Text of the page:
What Most Women Don't Understand About Their Uterine Lining

What Most Women Don't Understand About Their Uterine Lining

Most people think of the uterus as a super-flexible sac designed expressly to house and protect a developing fetus. But your uterus is a lot more complex than that, and a lot of its function relies on the endometrium, the layer of tissue that lines the inner surface of the organ. 

Developing an understanding of what the endometrium is, how it functions, and what problems it can develop is essential for maintaining optimal health throughout every stage of life. 

In this post, Rafael J. Perez, MD, FACOG, and our team at the Center for Urogynecology and Advanced Laparoscopic Surgery offer a brief overview of the endometrium, including what symptoms could indicate a serious problem.

What the endometrium does

The endometrium is a mucus membrane composed of two distinct layers of tissue: 

Because the upper layer changes during your cycle, it’s sometimes referred to as the functional endometrium.

The functional layer of your endometrium gets thicker just before you ovulate, preparing for the possible implantation of a fertilized egg (and, ultimately, pregnancy). The endometrium is also where the placenta develops, and as the tissue thickens prior to ovulation, dozens of tiny blood vessels grow in response.

If an egg doesn’t implant during your cycle, the endometrium sheds, creating your menstrual flow and helping your uterus reset for the next cycle. Your period fluid is composed of endometrial tissue, along with blood and other byproducts produced by changes in your endometrium.

Changes in estrogen and progesterone — the sex hormones — trigger these endometrial changes. Prior to puberty and again during menopause, low levels of these hormones allow your endometrium to remain thin and stable, so periods don’t occur. Hormonal birth control methods can have the same effect.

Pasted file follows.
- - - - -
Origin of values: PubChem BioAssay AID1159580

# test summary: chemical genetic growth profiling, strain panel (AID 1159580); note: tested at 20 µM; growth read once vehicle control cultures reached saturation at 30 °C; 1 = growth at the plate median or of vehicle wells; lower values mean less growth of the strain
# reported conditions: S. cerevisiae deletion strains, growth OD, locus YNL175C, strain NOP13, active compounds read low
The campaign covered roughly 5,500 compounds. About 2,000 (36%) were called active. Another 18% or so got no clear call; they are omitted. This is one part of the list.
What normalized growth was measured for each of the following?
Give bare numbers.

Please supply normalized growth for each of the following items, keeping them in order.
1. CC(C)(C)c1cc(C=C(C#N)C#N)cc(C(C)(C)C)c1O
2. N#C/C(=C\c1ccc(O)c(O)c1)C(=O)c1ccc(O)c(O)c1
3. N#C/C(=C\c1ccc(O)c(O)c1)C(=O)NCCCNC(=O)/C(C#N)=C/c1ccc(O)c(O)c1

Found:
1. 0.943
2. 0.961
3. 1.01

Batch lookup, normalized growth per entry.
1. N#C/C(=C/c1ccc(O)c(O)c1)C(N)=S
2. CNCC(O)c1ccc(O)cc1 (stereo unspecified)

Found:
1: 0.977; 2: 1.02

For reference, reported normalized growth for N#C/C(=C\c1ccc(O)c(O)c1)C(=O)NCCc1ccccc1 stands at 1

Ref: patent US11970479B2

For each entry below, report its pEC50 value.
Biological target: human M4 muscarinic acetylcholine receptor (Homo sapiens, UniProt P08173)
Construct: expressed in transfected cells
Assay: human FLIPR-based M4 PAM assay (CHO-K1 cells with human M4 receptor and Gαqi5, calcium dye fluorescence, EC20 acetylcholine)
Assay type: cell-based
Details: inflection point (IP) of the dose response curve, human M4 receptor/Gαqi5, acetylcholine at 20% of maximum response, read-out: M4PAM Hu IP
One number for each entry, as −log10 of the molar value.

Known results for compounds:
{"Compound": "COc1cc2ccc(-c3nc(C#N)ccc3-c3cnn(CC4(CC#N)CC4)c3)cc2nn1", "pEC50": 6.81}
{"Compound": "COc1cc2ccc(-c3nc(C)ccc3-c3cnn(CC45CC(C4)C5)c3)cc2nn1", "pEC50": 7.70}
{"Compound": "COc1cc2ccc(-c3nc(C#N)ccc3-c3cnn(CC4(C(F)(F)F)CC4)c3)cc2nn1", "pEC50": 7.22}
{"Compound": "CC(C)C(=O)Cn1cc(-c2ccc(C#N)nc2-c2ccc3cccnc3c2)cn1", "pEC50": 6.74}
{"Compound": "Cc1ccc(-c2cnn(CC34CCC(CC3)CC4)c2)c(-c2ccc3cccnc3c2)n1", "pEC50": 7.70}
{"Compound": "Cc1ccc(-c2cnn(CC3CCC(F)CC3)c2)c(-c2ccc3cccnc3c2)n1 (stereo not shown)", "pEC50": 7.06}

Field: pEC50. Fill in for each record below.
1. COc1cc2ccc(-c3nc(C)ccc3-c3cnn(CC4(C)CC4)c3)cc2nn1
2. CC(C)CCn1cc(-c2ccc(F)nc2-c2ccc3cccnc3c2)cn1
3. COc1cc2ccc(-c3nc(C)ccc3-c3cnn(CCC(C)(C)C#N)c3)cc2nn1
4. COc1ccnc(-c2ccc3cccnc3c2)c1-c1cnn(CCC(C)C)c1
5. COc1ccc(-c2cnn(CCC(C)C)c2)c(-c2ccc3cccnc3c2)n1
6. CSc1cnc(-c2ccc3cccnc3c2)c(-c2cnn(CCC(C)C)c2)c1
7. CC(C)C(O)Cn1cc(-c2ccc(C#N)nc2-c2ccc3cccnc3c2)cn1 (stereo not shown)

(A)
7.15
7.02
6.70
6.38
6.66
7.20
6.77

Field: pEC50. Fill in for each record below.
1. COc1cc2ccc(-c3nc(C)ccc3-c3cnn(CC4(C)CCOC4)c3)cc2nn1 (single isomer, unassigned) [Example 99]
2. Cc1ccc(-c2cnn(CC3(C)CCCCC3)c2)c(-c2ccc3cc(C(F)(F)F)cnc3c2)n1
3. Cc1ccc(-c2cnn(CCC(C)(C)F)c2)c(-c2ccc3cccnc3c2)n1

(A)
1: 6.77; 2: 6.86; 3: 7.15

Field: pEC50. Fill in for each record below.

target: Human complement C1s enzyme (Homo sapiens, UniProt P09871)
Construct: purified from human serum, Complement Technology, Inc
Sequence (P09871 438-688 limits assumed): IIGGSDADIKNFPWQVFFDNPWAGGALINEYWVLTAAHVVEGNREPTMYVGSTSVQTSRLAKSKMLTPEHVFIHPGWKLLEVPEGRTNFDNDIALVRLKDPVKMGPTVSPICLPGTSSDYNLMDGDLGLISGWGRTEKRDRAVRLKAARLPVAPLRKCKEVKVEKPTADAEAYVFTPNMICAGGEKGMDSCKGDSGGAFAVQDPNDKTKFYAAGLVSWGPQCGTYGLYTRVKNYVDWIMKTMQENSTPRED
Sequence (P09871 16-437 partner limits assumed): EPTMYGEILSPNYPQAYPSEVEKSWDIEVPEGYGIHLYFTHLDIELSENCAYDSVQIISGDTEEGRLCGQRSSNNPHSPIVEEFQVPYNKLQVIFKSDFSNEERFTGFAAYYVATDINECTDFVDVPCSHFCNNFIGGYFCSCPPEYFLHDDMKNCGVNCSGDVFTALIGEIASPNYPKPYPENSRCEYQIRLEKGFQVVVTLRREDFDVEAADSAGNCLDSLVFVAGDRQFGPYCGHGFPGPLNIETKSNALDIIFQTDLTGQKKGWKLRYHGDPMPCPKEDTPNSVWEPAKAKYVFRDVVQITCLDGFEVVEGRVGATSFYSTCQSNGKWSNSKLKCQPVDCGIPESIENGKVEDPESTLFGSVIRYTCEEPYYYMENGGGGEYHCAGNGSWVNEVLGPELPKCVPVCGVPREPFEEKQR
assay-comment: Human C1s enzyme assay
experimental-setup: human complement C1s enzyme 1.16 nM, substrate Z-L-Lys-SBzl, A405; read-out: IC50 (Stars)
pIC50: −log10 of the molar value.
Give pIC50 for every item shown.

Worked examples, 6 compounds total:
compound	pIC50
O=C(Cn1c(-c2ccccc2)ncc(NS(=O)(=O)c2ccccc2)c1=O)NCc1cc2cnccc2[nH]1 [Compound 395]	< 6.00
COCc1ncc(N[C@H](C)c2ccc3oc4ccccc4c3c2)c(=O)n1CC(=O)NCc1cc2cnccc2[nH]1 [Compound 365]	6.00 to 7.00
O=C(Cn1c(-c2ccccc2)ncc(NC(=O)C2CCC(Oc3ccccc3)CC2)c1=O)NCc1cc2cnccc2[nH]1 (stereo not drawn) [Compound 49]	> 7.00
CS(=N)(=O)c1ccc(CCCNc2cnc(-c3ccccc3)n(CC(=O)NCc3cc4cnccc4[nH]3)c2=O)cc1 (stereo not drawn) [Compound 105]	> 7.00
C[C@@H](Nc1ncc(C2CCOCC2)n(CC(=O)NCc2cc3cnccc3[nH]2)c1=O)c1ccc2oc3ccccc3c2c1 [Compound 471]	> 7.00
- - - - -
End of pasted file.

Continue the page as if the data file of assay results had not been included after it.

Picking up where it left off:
Potential problems you should know about

The endometrium can experience health problems just like the other parts of your body. Knowing what those problems are can help you seek treatment as soon as possible.


Endometriosis develops when endometrial tissue grows outside the uterus. These growths are called implants, and they can form in many areas, including the outer uterine wall, the ovaries or fallopian tubes, the bowel wall, or even in your chest cavity.

Endometrial tissue responds to changes in your hormone levels, and even though these implants are outside your uterus, they still thicken, swell, and bleed during your cycle. 

Women with endometriosis have considerable pain, along with heavy periods, fatigue, bloating, and other symptoms. 

Some women develop scar tissue (adhesions) that interferes with normal tissue movement and function. Adhesions can also impair fertility or interfere with pregnancy.

Endometrial hyperplasia

Endometrial hyperplasia develops when the endometrium becomes thicker than normal, typically due to a hormonal imbalance. While it can happen at any time, it often occurs in the months and years leading up to menopause when estrogen levels change dramatically.

Some women develop endometrial hyperplasia during menopause or in response to hormonal medications. Obesity and polycystic ovary syndrome also increase the risk of developing an unusually thick endometrium.

Endometrial hyperplasia is associated with very heavy periods, bleeding between periods, or bleeding during menopause. It can also increase your risk of developing endometrial cancer.

Endometrial cancer

Endometrial cancer occurs when the cells comprising the endometrium grow at abnormal rates. 

This type of cancer is almost always accompanied by abnormal vaginal bleeding, including bleeding between periods and bleeding during menopause. You might also have pelvic pain or heaviness or unusual vaginal discharge.

The most common type of reproductive organ cancer in women, endometrial cancer responds very well when treated in its earliest stages. Scheduling a visit at the first sign of abnormal bleeding or other symptoms is essential for preserving your health.

Stay empowered, stay healthy

As a woman, you have specific health needs, and those needs change with every stage of life. Having regular exams with our team is one of the best things you can do to stay healthy as you get older, so you can continue to enjoy optimal health and wellness.

If you’re having unusual symptoms or if it’s been a while since your last pelvic exam, call us today at 305-240-6047 to request an appointment with Dr. Perez and our team at the Center for Urogynecology and Advanced Laparoscopic Surgery in South Miami, Florida.

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